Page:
Fourteen-year-old Carl recognized his classmate Ilene immediately — she was the girl in picture frames at the Forget Me Not gift shop in the Bustleton-Somerton shopping center.

“She was so adorable,” he remembers. “But I was super shy.”

The 1977-78 school year at George Washington High School had just begun. Carl was a sophomore, and Ilene — whose mother owned that gift shop — a freshman. A mutual friend gave Ilene’s phone number to Carl, and told Ilene to expect his call. It took him two months to work up the nerve.

Ring. Ring.

“Hello?”

“Hi, Ilene. This is Carl.”

Silence.

“Carl who?”

Carl was 75% sure he should hang up and forget this whole thing ever happened. But he didn’t.

“We have language class together,” he said.

“Oh, right,” said Ilene. She was 13, and other than Barry Manilow, didn’t give any boy much thought.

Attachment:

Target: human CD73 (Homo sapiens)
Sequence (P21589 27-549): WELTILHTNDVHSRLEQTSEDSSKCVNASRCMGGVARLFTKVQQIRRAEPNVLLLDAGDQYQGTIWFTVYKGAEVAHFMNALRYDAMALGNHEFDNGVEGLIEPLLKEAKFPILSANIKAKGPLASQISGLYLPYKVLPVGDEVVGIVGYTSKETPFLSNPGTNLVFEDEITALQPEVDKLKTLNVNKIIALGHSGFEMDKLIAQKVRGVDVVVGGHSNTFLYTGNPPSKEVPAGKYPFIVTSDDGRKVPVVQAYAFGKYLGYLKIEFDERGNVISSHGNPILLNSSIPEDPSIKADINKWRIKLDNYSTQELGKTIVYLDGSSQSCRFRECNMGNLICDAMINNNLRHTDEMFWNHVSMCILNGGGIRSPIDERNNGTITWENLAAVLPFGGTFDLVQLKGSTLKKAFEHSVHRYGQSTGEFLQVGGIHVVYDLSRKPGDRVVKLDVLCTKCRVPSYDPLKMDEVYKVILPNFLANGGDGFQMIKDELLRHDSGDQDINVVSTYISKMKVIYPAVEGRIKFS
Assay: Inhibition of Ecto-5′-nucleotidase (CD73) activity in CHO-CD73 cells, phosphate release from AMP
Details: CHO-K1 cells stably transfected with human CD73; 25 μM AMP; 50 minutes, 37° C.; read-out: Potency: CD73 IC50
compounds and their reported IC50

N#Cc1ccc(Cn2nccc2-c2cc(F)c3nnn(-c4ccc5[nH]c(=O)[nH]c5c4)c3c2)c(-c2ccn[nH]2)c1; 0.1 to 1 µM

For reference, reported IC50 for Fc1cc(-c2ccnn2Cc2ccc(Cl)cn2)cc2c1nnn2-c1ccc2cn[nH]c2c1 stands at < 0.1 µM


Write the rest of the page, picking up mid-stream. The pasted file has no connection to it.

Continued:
Carl had heard that Ilene was into ice skating, so he invited her to go. His mother drove them to the Ice Palace. There was just one glitch, said Carl: “I had never been ice skating.”

He spent a lot of their date with his butt on the ice as the athletic Ilene skated literal circles around him.

A few months later, Carl found the courage to request a second date. Richard Dreyfuss wooed Marsha Mason on screen in The Goodbye Girl, and Ilene let Carl hold her hand, which he found thrilling and she found OK.

When the weather got warm, Carl showed up hopefully wherever Ilene shot hoops and played street hockey. She was annoyed. “Here he is again,” she would say to the other kids.